When this story first broke it wasn't clear whether any coins were involved, but new reports do mention coins. Apparently the British Museum had a staffer helping themselves to the collection and selling items on eBay. Leon Saryan passed along this article. Thanks.
Last week, the British Museum said in a news release that it had fired an unnamed staff member on suspicion of looting jewels from the collection, and had begun a review of its security practices. London's police force said it was investigating.
A museum spokeswoman declined at that time to say how many items were involved while the police investigation was ongoing, but the news release said that the stolen or damaged items included gold jewelry and
gems of semiprecious stones and glass, some dating as far back as the 15th century B.C.
In the week since the news of the thefts broke, the case has been the subject of heated speculation in the British news media, with daily articles conjecturing over how many artifacts had been lost, and who was responsible.
In 2021, British Museum officials were alerted to a potential thief in their ranks.
That year, Ittai Gradel, a Denmark-based dealer in ancient gems, contacted the august London institution with evidence that he said showed that three gems from the museum's collections had been offered for sale on eBay.
Museum officials were already aware that something was up with one of those artifacts. Another dealer, Malcolm Hay, had gotten in touch to say he had bought one of the gems but was concerned it was stolen. He returned the jewel to the museum in May 2021.
The thief must have been someone inside the institution, Mr. Gradel said in an email to the British Museum that has been obtained by The New York Times. He was concerned, he added, that the three gems were
only the tip of a much larger iceberg.
The British Museum opened an investigation that reached a swift conclusion, according to correspondence seen by The Times: that nothing untoward had happened.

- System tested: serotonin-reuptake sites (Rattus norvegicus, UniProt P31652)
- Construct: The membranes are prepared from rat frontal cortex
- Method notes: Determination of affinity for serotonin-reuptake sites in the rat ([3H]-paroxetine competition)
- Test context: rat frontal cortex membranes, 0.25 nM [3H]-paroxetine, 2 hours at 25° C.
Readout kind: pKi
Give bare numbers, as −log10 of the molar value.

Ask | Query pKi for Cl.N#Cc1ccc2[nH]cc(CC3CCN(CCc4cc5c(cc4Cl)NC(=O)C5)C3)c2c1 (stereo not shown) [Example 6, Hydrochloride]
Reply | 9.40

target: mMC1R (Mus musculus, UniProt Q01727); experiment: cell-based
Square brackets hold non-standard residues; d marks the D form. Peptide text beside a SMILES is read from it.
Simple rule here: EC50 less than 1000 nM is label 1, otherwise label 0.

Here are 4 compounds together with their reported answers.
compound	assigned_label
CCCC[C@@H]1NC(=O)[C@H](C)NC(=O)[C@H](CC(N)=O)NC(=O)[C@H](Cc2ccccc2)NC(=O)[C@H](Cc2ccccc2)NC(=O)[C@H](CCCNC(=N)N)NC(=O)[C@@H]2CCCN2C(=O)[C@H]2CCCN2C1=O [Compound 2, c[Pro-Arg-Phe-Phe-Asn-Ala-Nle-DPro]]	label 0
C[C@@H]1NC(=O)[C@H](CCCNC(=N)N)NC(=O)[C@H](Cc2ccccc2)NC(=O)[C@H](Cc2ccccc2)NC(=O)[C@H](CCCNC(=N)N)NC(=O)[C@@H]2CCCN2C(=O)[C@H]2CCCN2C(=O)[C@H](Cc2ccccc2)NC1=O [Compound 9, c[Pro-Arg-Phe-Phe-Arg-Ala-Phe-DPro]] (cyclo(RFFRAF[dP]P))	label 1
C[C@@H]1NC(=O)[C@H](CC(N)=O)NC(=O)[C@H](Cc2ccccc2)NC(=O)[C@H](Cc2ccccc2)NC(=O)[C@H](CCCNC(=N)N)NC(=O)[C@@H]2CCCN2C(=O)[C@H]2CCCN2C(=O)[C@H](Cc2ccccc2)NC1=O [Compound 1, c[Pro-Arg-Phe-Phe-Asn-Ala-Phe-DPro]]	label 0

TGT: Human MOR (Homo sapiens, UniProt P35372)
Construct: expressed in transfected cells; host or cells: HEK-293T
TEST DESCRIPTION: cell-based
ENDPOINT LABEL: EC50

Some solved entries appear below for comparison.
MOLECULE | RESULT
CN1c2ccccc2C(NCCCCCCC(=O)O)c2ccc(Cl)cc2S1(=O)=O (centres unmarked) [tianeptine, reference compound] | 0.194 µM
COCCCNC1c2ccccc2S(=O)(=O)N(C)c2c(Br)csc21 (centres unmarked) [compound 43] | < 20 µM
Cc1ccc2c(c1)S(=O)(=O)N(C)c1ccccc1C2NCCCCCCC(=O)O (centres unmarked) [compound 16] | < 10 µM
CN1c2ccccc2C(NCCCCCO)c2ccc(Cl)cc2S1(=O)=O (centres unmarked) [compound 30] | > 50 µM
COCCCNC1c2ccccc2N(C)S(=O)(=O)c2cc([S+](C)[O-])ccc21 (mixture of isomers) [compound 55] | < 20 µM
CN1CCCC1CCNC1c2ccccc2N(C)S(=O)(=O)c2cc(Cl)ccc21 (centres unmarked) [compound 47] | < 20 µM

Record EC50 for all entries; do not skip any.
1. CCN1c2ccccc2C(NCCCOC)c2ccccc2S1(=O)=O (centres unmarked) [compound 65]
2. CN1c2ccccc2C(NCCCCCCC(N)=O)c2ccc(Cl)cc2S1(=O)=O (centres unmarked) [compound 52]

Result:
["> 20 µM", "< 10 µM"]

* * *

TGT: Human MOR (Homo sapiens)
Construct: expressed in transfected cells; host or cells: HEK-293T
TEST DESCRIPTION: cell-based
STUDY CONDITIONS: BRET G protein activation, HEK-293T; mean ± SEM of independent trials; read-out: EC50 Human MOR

Now that decision appears to be coming back to haunt the museum.
To read the complete articles, see:
British Museum Fires Worker Accused of Stealing Gold and Gems
British Museum Was Warned Gems Were Being Sold on eBay, Emails Show
Journalists used a British freedom of information request to learn more.
The Times reported on Thursday that a freedom of information (FoI) request to the museum had disclosed that a Greek silver coin, a 4th-century Roman coin and a German coin had disappeared from the museum in the year to April 2014.
An early 20th-century ring, a chain made up of
round-sectioned silver wire, animal-shaped wooden opium poppy scorers and glazed leaf pendants and beads are also said to be among the items to have gone missing over the past 10 years.
To read the complete articles, see:
Hundreds of items ‘missing' from British Museum since 2013
Hundreds of items missing from British Museum since 2013, records show
The scandal has already led to the museum director's resignation.
Just days after the British Museum announced that it had fired an employee who was suspected of looting its storerooms and selling items on eBay, the museum's director announced Friday that he was resigning, effective immediately.
Hartwig Fischer, a German art historian who had led the world renowned institution since 2016, said in a news release that he was leaving the post at a time
of the utmost seriousness.
Mr. Fischer, 60, said that it was
evident that under his leadership the museum did not adequately respond to warnings that a curator may be stealing items.
The responsibility for that failure must ultimately rest with the director, Mr. Fischer said.
A few hours after Mr. Fischer's resignation, the museum announced that its deputy director, Jonathan Williams, had also
agreed to voluntarily step back from his normal duties until an investigation into the thefts was complete.
Undoubtedly, many innocent buyers have been caught up in this, and the mess will take years to unravel. If anyone comes across photos or other details of the missing coins, please pass them along for our readers.
To read the complete article, see:
British Museum Director Resigns After Worker Fired for Theft
Wayne Homren, Editor
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